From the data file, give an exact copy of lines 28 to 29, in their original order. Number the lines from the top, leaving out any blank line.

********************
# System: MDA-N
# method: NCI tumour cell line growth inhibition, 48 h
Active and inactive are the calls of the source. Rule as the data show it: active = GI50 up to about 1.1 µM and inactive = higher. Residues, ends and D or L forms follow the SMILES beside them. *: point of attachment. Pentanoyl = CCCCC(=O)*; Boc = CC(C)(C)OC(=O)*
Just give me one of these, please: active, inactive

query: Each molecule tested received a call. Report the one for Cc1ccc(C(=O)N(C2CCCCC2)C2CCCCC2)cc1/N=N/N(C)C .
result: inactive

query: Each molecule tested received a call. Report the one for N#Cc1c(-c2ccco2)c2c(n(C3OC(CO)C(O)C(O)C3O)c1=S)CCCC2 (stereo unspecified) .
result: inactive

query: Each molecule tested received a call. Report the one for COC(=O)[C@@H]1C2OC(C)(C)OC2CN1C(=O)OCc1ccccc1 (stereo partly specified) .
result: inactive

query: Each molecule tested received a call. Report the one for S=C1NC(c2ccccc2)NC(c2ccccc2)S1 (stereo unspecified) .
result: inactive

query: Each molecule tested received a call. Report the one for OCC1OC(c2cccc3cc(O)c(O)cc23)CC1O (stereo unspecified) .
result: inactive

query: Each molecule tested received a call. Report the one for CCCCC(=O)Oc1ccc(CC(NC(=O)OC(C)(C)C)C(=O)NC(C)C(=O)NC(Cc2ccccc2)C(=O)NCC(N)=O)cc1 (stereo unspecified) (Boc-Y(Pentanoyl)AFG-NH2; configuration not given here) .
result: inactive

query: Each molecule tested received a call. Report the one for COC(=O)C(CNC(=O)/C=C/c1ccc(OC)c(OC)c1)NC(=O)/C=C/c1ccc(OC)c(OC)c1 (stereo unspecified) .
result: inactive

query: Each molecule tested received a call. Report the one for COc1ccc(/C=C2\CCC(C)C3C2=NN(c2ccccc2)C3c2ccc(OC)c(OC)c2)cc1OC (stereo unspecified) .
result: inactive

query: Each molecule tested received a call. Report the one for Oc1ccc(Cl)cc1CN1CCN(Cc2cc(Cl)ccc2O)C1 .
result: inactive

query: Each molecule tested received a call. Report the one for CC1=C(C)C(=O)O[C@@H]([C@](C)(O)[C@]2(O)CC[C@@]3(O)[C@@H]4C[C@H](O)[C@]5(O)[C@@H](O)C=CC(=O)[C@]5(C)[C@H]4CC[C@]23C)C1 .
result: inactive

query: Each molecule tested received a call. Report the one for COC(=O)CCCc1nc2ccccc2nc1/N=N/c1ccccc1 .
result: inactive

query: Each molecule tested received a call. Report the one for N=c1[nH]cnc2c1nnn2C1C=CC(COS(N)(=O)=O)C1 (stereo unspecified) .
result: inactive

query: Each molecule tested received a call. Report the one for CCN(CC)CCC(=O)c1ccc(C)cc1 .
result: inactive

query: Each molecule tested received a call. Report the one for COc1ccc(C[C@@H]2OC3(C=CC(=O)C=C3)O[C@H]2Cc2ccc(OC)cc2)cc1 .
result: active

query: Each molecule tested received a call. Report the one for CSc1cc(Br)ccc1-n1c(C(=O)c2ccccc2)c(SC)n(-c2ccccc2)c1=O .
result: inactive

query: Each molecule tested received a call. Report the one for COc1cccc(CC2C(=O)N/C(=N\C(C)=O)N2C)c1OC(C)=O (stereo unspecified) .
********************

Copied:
result: inactive

query: Each molecule tested received a call. Report the one for CCN(CC)CCC(=O)c1ccc(C)cc1 .